Have you ever wondered why the pub on the A286 at West Dean, north of Chichester is called the Selsey Arms? It is really quite a long way from the small town of Selsey located on the southern most tip of the Manhood Peninsula. My previous post told the early story of the owners of West Dean and this one takes us through the 18th century and into the 19th!

After the Lewknor family died out in 1706 the estate passed on to a female descendent who was married to Bulstrode Peachey – what a fantastic name eh! In 1738 it came into the possession of Sir John Peachey (1720-1765) who passed it on to his brother Sir James (1723-1808). Both brothers were politicians, but James was a great favourite at the royal court. He was made Groom of the Bedchamber to the Prince of Wales in 1751 and on the accession of King George III in 1760 he was upgraded to be the Master of the King’s Robes. Befitting his status he was created 1st Baron Selsey in the year 1794 and shortly afterwards he began to make plans to have the old Jacobean manor house upgraded to reflect his elevation.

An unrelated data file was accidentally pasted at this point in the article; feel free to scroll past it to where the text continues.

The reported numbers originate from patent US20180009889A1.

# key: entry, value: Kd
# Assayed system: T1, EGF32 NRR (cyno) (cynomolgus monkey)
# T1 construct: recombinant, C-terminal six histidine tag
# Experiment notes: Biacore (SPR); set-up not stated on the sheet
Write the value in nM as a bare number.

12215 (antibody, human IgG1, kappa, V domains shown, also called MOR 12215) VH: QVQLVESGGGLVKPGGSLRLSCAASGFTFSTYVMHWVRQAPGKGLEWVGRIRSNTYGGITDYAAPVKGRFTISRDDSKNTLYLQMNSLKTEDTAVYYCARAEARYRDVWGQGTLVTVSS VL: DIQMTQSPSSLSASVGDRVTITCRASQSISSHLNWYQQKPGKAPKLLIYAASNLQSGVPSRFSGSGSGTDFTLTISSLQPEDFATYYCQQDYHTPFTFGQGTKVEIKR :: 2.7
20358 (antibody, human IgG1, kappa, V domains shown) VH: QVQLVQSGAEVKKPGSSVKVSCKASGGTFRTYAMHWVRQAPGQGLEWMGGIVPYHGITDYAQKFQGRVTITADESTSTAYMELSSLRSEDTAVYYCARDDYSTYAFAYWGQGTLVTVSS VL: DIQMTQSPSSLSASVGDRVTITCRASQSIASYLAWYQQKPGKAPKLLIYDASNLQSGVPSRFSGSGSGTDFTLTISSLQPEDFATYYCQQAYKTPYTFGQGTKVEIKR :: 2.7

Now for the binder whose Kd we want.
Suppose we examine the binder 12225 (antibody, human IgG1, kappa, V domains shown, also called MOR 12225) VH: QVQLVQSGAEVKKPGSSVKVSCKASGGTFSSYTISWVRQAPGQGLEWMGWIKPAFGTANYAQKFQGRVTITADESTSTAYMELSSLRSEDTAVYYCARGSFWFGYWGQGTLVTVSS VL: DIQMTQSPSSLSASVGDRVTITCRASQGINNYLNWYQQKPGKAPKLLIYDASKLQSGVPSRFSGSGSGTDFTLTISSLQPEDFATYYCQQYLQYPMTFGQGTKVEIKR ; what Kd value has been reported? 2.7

On his death in 1808 his son, John, 2nd Baron lived at the house until his death in 1816. Sadly the title died out on the death of the 3rd Baron, Henry in 1838. He was a Royal Naval Captain with no descendents. The estate passed to his sister – Caroline Mary Peachey.

So the pub name reflects just a very small part of the history of West Dean, spanning from 1794-1838. One day I’ll look into the provenance of the Selsey coat-of-arms!